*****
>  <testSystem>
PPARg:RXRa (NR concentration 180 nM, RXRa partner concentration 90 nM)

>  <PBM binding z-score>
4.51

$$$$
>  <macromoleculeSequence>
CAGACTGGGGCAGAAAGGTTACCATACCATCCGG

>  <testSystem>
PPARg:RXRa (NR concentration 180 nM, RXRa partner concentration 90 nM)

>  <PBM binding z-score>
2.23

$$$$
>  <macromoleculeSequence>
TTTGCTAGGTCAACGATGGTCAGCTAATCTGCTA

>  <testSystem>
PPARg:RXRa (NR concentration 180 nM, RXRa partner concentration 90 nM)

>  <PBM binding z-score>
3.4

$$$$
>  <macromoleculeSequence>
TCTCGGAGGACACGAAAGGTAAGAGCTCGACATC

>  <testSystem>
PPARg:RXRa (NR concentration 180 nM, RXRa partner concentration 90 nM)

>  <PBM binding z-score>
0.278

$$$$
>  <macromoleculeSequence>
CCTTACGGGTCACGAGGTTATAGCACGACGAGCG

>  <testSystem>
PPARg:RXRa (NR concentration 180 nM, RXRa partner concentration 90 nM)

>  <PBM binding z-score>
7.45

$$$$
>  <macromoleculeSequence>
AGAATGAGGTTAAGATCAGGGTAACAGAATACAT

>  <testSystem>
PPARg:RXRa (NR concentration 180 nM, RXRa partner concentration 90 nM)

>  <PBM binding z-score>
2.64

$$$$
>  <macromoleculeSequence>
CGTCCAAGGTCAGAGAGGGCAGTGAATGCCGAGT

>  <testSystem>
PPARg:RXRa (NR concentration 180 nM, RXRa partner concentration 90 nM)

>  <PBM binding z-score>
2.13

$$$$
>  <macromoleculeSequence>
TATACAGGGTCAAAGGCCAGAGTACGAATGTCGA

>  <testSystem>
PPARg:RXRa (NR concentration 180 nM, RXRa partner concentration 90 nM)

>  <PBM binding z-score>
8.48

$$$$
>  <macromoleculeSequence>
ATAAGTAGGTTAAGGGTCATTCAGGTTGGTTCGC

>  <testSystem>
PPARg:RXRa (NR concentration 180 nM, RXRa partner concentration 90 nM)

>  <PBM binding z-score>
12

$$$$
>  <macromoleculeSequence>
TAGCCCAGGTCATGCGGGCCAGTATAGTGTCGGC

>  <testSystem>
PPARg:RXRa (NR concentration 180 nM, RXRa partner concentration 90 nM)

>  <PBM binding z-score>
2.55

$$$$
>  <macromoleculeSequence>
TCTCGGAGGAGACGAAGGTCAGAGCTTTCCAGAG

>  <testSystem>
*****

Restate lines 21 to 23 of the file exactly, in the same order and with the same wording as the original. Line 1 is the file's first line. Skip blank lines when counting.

TCTCGGAGGACACGAAAGGTAAGAGCTCGACATC

>  <testSystem>
PPARg:RXRa (NR concentration 180 nM, RXRa partner concentration 90 nM)